Harte ache for one, happy surprise for the other?

There are certain things you never expect to see in life. A Tyrone man managing Derry would absolutely sit atop any such list. Granted, times have changed seismically since I had GAA hooked to my veins 33 years ago.

We’ve seen Mick O’Dwyer migrate like a prophet spreading his gospel in various places. Paidi do likewise, John O’Mahony work with both Galway and Leitrim, John Maughan with Clare and Offaly.

Switch to hurling and you’ve had Eamon Cregan bring All Ireland glory to Offaly, at greatest expense to his native Limerick. Davy Fitzgerald brought about improvements in both Waterford and Wexford. So too Michael Fennelly with Offaly and, to a certain extent, Henry Shefflin in Galway.

There are, however, certain rubicons one never expects to see crossed. Like a Corkman managing Kerry, or someone from Meath training the Dubs. For comparative purposes, the Tyrone-Derry dynamic would’ve been considered on a different level to any of the others.

So it probably says more about the central character to this tale than either team that the most improbable of barriers were flattened in order to bring about the development which prompted what you are reading.

To end the suspence here, the sensational breaking news tonight is that Mickey Harte and his long time sidekick Gavin Devlin are to renegue on their commitment to Louth and take up the reins in Derry. With those having been relinquished by Ciaran Meenagh voluntarily and, prior to that, Rory Gallagher in different circumstances.

Mickey Harte is on the move again

Now, the attractiveness of the Derry job at present is obvious, but nobody need ever try and tell me Mickey Harte isn’t Me Feiner. Yes, he has encountered enormous tragedy in life, true too that he is one of the recognised great managers in the history of Gaelic football. But the baggage which inevitably accompanies him just leaves a sour taste with this observer.

Only my opinion. From a purely football viewpoint, his record speaks for itself and – though highly surprising that Malachy O’Rourke wasn’t given the role – appointing the three-time Sam Maguire winning boss (and Devlin) represents a serious coup for the Oak Leaf County.

That said, be mindful that the back-to-back Ulster Champions were one (very) bad refereeing decision away from parktaking in the Association’s showpiece Sunday. The age profile of their team suggests there should be plenty more left in their tank.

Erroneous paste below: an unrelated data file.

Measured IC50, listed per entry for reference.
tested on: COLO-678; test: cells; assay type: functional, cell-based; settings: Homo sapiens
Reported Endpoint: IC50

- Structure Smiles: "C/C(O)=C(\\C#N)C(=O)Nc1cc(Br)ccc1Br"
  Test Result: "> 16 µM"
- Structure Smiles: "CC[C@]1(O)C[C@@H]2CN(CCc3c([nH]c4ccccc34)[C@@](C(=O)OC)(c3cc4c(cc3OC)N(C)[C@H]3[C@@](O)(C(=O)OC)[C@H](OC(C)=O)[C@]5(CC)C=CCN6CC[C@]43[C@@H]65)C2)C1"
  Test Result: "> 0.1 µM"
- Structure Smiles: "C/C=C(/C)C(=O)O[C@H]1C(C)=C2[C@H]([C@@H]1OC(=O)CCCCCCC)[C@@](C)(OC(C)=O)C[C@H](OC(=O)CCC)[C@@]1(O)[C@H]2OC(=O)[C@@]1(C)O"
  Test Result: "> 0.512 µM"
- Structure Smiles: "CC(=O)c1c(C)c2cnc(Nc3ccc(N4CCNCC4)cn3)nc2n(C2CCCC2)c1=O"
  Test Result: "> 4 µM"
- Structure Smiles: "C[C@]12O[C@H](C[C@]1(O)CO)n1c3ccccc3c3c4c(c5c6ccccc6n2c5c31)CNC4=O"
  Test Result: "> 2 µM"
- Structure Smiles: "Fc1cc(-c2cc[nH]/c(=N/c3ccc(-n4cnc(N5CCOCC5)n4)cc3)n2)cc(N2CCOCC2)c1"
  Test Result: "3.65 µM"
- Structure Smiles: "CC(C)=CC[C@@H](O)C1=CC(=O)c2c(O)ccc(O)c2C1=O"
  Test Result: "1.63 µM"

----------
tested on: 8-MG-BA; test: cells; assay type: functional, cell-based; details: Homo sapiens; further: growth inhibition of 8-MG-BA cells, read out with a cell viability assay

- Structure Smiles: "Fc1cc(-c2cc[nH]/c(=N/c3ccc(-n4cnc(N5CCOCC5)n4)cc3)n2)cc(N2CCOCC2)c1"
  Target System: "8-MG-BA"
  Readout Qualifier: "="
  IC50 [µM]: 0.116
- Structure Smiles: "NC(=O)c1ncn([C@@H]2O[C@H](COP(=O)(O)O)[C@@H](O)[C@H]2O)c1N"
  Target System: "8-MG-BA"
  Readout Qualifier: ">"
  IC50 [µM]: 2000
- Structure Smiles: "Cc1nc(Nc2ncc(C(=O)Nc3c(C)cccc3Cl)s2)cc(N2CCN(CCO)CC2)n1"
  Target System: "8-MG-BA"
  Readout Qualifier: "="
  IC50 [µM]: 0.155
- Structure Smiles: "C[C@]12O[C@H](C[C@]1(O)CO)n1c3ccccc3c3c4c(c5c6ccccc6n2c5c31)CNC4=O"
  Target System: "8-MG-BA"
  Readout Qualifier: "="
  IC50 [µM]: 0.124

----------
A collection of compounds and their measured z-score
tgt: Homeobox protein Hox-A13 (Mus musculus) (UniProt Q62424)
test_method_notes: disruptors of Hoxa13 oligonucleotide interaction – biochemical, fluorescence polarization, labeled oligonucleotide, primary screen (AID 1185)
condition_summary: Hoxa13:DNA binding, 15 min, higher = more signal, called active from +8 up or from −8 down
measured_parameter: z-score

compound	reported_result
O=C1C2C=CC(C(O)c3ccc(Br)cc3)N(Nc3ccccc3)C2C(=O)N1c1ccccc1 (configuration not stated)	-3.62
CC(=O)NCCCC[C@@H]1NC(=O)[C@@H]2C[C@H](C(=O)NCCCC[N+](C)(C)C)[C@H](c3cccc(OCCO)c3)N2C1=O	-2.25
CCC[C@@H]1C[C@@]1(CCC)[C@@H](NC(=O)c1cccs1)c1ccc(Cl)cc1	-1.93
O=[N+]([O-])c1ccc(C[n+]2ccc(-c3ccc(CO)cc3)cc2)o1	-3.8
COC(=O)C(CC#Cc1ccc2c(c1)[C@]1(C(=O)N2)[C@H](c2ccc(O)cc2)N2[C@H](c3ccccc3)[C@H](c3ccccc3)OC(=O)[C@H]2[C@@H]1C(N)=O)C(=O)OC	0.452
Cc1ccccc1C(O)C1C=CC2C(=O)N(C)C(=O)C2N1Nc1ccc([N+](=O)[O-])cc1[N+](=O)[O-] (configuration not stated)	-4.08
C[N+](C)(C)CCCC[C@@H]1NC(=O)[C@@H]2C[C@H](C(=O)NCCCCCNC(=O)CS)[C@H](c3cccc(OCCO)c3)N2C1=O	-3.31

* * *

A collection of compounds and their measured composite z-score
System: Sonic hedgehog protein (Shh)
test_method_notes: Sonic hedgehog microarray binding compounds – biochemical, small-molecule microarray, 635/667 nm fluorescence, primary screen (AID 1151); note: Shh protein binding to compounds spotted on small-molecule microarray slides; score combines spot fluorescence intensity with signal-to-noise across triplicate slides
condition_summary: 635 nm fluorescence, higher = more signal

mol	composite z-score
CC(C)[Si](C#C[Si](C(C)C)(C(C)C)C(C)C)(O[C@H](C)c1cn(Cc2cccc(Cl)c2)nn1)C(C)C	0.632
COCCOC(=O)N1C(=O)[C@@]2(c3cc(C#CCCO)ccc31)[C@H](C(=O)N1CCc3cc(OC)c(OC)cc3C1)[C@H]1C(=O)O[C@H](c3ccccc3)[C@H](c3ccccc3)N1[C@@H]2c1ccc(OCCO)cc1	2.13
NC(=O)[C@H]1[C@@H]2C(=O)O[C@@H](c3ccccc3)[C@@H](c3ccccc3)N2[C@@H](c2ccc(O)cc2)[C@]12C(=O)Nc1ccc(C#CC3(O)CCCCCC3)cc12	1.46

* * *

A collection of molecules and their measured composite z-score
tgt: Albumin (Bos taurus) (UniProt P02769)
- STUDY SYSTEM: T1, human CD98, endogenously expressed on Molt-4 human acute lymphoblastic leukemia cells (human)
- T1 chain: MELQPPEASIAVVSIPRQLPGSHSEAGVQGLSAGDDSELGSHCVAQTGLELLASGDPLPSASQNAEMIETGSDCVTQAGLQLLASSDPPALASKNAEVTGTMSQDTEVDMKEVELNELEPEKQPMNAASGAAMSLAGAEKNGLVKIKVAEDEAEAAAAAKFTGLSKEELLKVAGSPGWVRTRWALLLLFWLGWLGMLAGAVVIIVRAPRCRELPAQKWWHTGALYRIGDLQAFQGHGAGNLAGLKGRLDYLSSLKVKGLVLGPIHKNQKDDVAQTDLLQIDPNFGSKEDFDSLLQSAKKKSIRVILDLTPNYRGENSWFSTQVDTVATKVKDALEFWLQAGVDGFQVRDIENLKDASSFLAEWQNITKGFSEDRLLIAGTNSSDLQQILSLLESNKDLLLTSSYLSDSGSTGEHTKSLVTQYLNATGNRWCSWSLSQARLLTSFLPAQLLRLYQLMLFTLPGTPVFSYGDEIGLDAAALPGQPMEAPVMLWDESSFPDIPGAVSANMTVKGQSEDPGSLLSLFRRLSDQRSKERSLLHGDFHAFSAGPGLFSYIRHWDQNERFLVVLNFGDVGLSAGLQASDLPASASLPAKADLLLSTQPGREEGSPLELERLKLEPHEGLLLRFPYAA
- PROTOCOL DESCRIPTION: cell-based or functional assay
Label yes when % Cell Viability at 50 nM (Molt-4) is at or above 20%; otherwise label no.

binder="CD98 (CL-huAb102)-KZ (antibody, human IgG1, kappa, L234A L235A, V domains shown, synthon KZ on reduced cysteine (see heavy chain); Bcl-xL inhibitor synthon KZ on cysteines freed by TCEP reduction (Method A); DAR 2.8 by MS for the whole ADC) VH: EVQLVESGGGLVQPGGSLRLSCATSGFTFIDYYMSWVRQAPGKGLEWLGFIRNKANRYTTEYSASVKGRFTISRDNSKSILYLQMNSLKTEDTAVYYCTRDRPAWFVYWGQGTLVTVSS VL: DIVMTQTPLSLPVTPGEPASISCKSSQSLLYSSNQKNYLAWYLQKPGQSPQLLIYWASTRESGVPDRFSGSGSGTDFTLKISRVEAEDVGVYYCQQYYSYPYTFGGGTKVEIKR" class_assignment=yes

That’s without consideration of the fact that the men from the Sperrin Mountains have won the All Ireland MFC twice in the last couple of years and that Watty Grahams of Glen are, arguably, the best club side in the country presently.

However, Chris De Burgh wasn’t wrong when he crooned that there are, indeed, two sides to every story. Thus, while the acquisition of the services of the dour Tyrone duo represents a serious bit of business for the home of Danny Boy, their loss is bound to be a massive one to the football people of Co Louth.

Louth’s Sam Mulroy

If I were involved with or a supporter of the Wee County, there would be as much anger and betrayal brewing beneath the surface as disappointment. That they had made progress under the guidance of the two Tyrone men is undeniable but, whatever about romantic Ireland, loyalty in Ireland is well and truly dead and gone. Consider that, immediately after their 2023 campaign had concluded the double act had committed to extending their stay in Darver and its environs.

But sure Mickey wouldn’t get as many headlines in one as he would with the other now, would he? I genuinely do feel sorry for Louth. With the way the GAA world is currently running, administrators in the hills of Cooley could already be considered to be behind the eight ball looking for a new manager at this stage.

Whatever about all of the above, from a Meath perspective, life in Div. 2 of next years league just got a whole lot more palatable!

Leave a Reply